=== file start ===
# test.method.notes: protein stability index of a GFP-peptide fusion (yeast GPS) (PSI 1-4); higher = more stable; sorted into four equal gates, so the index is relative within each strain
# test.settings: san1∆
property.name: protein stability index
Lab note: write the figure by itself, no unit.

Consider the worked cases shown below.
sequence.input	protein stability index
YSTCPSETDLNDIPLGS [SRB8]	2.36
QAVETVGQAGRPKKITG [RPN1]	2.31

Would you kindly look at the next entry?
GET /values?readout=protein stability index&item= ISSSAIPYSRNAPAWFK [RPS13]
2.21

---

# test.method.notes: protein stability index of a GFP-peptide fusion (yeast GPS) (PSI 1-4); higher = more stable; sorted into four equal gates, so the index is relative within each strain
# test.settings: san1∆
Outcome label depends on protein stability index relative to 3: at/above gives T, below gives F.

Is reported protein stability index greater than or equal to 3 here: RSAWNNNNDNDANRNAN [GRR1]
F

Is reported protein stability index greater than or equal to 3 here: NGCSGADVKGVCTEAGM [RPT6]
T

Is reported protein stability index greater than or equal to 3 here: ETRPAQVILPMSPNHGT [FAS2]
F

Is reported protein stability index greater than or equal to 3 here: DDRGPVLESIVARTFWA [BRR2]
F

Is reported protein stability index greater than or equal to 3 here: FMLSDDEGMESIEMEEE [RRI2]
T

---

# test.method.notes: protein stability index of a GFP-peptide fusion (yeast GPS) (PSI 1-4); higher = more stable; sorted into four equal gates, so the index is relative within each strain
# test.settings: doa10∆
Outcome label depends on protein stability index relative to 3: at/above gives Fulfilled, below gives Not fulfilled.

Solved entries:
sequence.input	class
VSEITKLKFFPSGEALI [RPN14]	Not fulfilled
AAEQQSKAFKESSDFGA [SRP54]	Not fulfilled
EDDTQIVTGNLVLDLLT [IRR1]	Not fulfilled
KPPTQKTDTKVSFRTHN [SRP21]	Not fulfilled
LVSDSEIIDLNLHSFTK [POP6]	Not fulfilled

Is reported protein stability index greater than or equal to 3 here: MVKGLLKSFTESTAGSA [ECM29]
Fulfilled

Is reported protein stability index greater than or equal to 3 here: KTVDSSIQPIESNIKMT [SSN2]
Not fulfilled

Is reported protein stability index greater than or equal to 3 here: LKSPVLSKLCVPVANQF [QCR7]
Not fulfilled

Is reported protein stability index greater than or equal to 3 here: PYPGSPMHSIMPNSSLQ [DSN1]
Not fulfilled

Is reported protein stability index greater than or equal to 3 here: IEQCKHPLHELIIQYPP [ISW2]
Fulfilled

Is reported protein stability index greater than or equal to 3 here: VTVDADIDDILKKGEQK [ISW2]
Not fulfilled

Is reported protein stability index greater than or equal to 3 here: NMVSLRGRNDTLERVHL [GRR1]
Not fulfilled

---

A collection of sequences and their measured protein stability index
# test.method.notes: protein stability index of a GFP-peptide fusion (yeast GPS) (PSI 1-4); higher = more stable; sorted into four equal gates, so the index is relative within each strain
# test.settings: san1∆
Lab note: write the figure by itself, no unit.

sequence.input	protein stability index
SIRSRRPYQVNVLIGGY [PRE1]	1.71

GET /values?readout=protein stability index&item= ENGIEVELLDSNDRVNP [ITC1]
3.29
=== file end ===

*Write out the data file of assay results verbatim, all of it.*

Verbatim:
# test.method.notes: protein stability index of a GFP-peptide fusion (yeast GPS) (PSI 1-4); higher = more stable; sorted into four equal gates, so the index is relative within each strain
# test.settings: san1∆
property.name: protein stability index
Lab note: write the figure by itself, no unit.

Consider the worked cases shown below.
sequence.input	protein stability index
YSTCPSETDLNDIPLGS [SRB8]	2.36
QAVETVGQAGRPKKITG [RPN1]	2.31

Would you kindly look at the next entry?
GET /values?readout=protein stability index&item= ISSSAIPYSRNAPAWFK [RPS13]
2.21

---

# test.method.notes: protein stability index of a GFP-peptide fusion (yeast GPS) (PSI 1-4); higher = more stable; sorted into four equal gates, so the index is relative within each strain
# test.settings: san1∆
Outcome label depends on protein stability index relative to 3: at/above gives T, below gives F.

Is reported protein stability index greater than or equal to 3 here: RSAWNNNNDNDANRNAN [GRR1]
F

Is reported protein stability index greater than or equal to 3 here: NGCSGADVKGVCTEAGM [RPT6]
T

Is reported protein stability index greater than or equal to 3 here: ETRPAQVILPMSPNHGT [FAS2]
F

Is reported protein stability index greater than or equal to 3 here: DDRGPVLESIVARTFWA [BRR2]
F

Is reported protein stability index greater than or equal to 3 here: FMLSDDEGMESIEMEEE [RRI2]
T

---

# test.method.notes: protein stability index of a GFP-peptide fusion (yeast GPS) (PSI 1-4); higher = more stable; sorted into four equal gates, so the index is relative within each strain
# test.settings: doa10∆
Outcome label depends on protein stability index relative to 3: at/above gives Fulfilled, below gives Not fulfilled.

Solved entries:
sequence.input	class
VSEITKLKFFPSGEALI [RPN14]	Not fulfilled
AAEQQSKAFKESSDFGA [SRP54]	Not fulfilled
EDDTQIVTGNLVLDLLT [IRR1]	Not fulfilled
KPPTQKTDTKVSFRTHN [SRP21]	Not fulfilled
LVSDSEIIDLNLHSFTK [POP6]	Not fulfilled

Is reported protein stability index greater than or equal to 3 here: MVKGLLKSFTESTAGSA [ECM29]
Fulfilled

Is reported protein stability index greater than or equal to 3 here: KTVDSSIQPIESNIKMT [SSN2]
Not fulfilled

Is reported protein stability index greater than or equal to 3 here: LKSPVLSKLCVPVANQF [QCR7]
Not fulfilled

Is reported protein stability index greater than or equal to 3 here: PYPGSPMHSIMPNSSLQ [DSN1]
Not fulfilled

Is reported protein stability index greater than or equal to 3 here: IEQCKHPLHELIIQYPP [ISW2]
Fulfilled

Is reported protein stability index greater than or equal to 3 here: VTVDADIDDILKKGEQK [ISW2]
Not fulfilled

Is reported protein stability index greater than or equal to 3 here: NMVSLRGRNDTLERVHL [GRR1]
Not fulfilled

---

A collection of sequences and their measured protein stability index
# test.method.notes: protein stability index of a GFP-peptide fusion (yeast GPS) (PSI 1-4); higher = more stable; sorted into four equal gates, so the index is relative within each strain
# test.settings: san1∆
Lab note: write the figure by itself, no unit.

sequence.input	protein stability index
SIRSRRPYQVNVLIGGY [PRE1]	1.71

GET /values?readout=protein stability index&item= ENGIEVELLDSNDRVNP [ITC1]
3.29